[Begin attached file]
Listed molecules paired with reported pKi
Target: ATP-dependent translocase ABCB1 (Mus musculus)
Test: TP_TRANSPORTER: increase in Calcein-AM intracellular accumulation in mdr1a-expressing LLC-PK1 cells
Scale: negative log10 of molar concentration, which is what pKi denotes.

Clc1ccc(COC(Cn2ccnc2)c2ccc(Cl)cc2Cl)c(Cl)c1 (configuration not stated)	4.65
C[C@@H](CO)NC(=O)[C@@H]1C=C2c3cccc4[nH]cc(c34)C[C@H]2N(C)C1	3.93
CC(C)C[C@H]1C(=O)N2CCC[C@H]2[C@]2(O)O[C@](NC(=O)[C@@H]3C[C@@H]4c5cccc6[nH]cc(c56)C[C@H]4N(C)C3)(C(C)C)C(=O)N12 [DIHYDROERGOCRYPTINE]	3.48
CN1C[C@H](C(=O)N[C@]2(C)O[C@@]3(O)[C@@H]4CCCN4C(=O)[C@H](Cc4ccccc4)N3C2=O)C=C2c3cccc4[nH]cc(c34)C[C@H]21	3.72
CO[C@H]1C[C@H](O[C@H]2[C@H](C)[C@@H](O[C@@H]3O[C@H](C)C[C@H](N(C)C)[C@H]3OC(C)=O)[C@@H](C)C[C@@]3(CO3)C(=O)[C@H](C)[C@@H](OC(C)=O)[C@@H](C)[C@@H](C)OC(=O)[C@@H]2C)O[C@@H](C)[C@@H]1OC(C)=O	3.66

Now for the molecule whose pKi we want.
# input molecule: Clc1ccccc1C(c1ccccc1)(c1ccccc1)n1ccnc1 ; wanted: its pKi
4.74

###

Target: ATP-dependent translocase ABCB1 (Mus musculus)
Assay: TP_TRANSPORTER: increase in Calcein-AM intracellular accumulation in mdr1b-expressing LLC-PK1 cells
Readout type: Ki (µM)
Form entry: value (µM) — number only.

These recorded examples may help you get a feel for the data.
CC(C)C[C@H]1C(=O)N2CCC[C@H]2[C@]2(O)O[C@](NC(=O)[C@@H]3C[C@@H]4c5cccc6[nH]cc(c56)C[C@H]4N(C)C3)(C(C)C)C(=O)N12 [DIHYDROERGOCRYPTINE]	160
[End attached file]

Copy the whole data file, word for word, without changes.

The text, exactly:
Listed molecules paired with reported pKi
Target: ATP-dependent translocase ABCB1 (Mus musculus)
Test: TP_TRANSPORTER: increase in Calcein-AM intracellular accumulation in mdr1a-expressing LLC-PK1 cells
Scale: negative log10 of molar concentration, which is what pKi denotes.

Clc1ccc(COC(Cn2ccnc2)c2ccc(Cl)cc2Cl)c(Cl)c1 (configuration not stated)	4.65
C[C@@H](CO)NC(=O)[C@@H]1C=C2c3cccc4[nH]cc(c34)C[C@H]2N(C)C1	3.93
CC(C)C[C@H]1C(=O)N2CCC[C@H]2[C@]2(O)O[C@](NC(=O)[C@@H]3C[C@@H]4c5cccc6[nH]cc(c56)C[C@H]4N(C)C3)(C(C)C)C(=O)N12 [DIHYDROERGOCRYPTINE]	3.48
CN1C[C@H](C(=O)N[C@]2(C)O[C@@]3(O)[C@@H]4CCCN4C(=O)[C@H](Cc4ccccc4)N3C2=O)C=C2c3cccc4[nH]cc(c34)C[C@H]21	3.72
CO[C@H]1C[C@H](O[C@H]2[C@H](C)[C@@H](O[C@@H]3O[C@H](C)C[C@H](N(C)C)[C@H]3OC(C)=O)[C@@H](C)C[C@@]3(CO3)C(=O)[C@H](C)[C@@H](OC(C)=O)[C@@H](C)[C@@H](C)OC(=O)[C@@H]2C)O[C@@H](C)[C@@H]1OC(C)=O	3.66

Now for the molecule whose pKi we want.
# input molecule: Clc1ccccc1C(c1ccccc1)(c1ccccc1)n1ccnc1 ; wanted: its pKi
4.74

###

Target: ATP-dependent translocase ABCB1 (Mus musculus)
Assay: TP_TRANSPORTER: increase in Calcein-AM intracellular accumulation in mdr1b-expressing LLC-PK1 cells
Readout type: Ki (µM)
Form entry: value (µM) — number only.

These recorded examples may help you get a feel for the data.
CC(C)C[C@H]1C(=O)N2CCC[C@H]2[C@]2(O)O[C@](NC(=O)[C@@H]3C[C@@H]4c5cccc6[nH]cc(c56)C[C@H]4N(C)C3)(C(C)C)C(=O)N12 [DIHYDROERGOCRYPTINE]	160